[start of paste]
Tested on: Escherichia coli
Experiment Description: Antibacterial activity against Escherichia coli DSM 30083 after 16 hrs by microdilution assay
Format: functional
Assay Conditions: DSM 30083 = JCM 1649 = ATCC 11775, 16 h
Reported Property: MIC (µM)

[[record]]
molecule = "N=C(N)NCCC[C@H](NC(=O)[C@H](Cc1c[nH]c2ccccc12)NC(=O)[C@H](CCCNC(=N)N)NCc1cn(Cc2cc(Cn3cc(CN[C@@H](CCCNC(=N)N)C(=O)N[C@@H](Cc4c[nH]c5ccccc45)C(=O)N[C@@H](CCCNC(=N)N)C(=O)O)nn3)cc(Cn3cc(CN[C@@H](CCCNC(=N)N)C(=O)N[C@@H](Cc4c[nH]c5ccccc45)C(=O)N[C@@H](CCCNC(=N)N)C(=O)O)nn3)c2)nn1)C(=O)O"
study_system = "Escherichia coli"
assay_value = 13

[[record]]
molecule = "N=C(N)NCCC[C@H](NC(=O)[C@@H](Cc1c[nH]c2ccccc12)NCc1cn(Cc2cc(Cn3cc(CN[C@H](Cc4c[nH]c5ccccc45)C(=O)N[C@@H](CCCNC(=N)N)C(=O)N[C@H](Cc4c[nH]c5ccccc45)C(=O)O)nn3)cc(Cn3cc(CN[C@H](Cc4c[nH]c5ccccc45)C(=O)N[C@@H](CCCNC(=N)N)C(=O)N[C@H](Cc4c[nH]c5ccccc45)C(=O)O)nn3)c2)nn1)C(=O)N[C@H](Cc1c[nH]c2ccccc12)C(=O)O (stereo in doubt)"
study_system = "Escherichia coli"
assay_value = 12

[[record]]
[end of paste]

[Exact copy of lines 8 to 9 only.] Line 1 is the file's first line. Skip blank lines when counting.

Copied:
study_system = "Escherichia coli"
assay_value = 13